The National Golf Club of Kansas City director of golf course maintenance Spencer Roberts enjoys bringing his son, Jack, to the course.
@ Bayer

Spencer Roberts tries to take Sundays off during the growing season. Extraordinary circumstances altered his schedule last summer, creating a series of memorable father-son moments.

With temperatures in Kansas City escalating and rainfall non-existent, Roberts toted his young son, Jack, and live-at-home course dog, Ellie, to The National Golf Club of Kansas City to monitor lake levels.

Three weeks. Four weeks. Five weeks. Roberts stared at the sky and asked: “When are you going to break?”

The club received less than an inch of rain from June 2 until July 18, a numbing six-week stretch plucked in the middle of a humbling year for Kansas City-area superintendents. The lower the lake levels, the tougher the irrigation decisions. Even as he observed the depletion of a once-plentiful resource, Roberts developed an appreciation for the impromptu work Sundays. Jack seemed to be relishing the strolls around the club’s 36 holes. “He enjoys seeing the dog run on the golf course and chase geese,” Roberts says. “He enjoys coming to work with dad.”

For all the angst 2018 provided in a Transition Zone environment such as Kansas City, the year provided the ultimate case study in life management and agronomics for Roberts, the director of golf course maintenance at The National Golf Club of Kansas City, a 36-hole facility in the city’s north suburbs.

Sticking to reliable plans, programs and products despite wicked weather swings, allowed Roberts and his nearly 35-person team to achieve a semblance of balance while offering a growing membership sturdy L93 bentgrass/Poa annua putting surfaces throughout the year. The year, in many ways, separated The National Golf Club of Kansas City from other facilities. The 18-year-old club, which features a pair of high-end private courses, The National and The Deuce at The National Golf Club, established membership and revenue highs in 2018, according to Roberts. The business success coincides with a year that featured the second coldest April on record, followed by the second warmest May on record, followed by extreme drought.

Keeping the greens, well, green represented a major triumph. The triumph becomes more meaningful when combined with human factors such as limiting the toll unforgiving conditions exert on the people in a turf manager’s life. In addition to Jack, Roberts’ family includes his wife, Courtney, and six-year-old daughter, Emma.

Maintaining normalcy away from the course during a year such as 2018 requires consistency at work. The National and The Deuce operate from a central maintenance facility, but each course possesses a distinct crew led by a pair of determined and talented assistant superintendents: Cesar Villanueva and Graham Edelman at The National and TJ Ridge and Andy Scott at The Deuce. Almost every conversation about a leader experiencing quality time away from a stressed landscape involves the backing of an empowered staff.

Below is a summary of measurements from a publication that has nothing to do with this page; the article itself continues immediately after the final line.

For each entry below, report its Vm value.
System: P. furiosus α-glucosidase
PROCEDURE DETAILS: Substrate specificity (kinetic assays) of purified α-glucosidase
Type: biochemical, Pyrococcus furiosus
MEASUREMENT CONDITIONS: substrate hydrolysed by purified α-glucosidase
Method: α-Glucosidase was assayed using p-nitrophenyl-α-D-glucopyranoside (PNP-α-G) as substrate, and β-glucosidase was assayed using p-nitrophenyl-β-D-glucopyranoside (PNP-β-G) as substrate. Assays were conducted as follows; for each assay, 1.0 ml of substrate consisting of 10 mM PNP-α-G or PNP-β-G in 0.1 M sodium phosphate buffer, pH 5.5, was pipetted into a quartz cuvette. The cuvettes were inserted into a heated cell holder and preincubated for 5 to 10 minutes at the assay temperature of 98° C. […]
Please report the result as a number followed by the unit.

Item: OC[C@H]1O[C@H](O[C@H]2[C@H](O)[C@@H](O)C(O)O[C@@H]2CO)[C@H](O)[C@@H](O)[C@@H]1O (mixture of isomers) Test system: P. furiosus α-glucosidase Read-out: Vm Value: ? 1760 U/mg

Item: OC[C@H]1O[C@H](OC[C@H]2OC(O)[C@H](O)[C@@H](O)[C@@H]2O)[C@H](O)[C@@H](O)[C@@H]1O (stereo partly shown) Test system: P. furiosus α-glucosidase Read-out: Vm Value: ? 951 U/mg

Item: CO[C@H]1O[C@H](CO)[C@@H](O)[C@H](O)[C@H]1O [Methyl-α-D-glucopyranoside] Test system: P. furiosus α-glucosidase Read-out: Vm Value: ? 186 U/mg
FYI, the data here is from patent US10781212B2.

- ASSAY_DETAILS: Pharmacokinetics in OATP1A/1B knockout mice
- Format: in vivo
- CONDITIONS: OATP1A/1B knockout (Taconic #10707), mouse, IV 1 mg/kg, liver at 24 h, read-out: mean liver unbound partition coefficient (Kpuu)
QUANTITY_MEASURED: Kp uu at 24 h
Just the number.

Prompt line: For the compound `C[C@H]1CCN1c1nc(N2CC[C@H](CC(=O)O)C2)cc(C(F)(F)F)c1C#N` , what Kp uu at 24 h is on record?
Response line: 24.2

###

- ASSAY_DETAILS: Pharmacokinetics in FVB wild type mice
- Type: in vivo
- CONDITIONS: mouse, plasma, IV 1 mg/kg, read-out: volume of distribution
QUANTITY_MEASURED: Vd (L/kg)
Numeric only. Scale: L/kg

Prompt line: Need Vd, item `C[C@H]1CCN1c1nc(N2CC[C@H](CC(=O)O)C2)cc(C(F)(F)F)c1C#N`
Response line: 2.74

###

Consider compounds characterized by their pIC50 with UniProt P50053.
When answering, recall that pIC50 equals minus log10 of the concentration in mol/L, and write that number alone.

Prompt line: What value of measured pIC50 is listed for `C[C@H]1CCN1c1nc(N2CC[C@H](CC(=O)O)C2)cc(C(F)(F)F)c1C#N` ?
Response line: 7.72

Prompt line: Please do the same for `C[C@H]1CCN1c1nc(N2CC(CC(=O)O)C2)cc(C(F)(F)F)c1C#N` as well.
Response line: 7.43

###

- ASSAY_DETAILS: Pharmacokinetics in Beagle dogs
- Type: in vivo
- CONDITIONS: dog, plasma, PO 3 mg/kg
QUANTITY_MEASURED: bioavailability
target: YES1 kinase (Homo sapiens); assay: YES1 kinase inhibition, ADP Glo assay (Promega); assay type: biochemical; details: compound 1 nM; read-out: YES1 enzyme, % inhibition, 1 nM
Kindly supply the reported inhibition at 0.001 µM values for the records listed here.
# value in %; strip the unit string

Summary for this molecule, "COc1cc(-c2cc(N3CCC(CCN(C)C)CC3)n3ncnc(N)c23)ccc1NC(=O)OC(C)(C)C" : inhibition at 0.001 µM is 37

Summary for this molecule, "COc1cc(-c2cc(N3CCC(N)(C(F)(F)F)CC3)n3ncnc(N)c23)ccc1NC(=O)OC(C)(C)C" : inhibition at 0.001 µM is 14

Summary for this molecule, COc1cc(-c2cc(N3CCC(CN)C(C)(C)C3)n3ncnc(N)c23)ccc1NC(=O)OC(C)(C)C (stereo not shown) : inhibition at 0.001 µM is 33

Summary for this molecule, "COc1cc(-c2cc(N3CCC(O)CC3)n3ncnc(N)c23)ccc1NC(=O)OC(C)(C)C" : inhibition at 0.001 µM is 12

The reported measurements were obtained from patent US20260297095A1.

“You find time away by putting really good people around you,” Roberts says. “I have four great assistants who are great leaders of their teams. Having great people around me means that I was able to step away and be with the family during that time. Those four individuals made it easier for me during one of the toughest summers I have ever experienced to get away.”

As the weather deteriorated, Roberts never deviated from personnel decisions he made before the season. Every employee, including the four assistants, received scheduled time off.

A commitment to plant health allowed the National Golf Club of Kansas City’s greens to flourish despite brutal 2018 growing conditions.
Photo: spencer roberts

“We stuck to that even though we had a lot going on to make sure they stayed fresh,” Roberts says. “I knew that it was going to be a year to make tough decisions, with our irrigation lake being low. I wanted to keep all of our guys fresh and make sure they could step away and stay positive. It’s not always easy. We didn’t want to bring any more stresses upon ourselves. We knew we were all stressed out. We didn’t want to bring any more stresses to the guys.”

Roberts displayed similar consistency and trust with The National’s agronomic programs. Stints at a trio of highly regarded private clubs, Shadow Glen Golf Club in Olathe, Kan., Omaha Country Club in Omaha, Neb., and Blessings Golf Club in Fayetteville, Ark., introduced Roberts to the abiotic and biotic stresses eclectic weather places on championship-caliber greens. By the time Roberts arrived at The National in late 2015, he understood how to handle those stresses.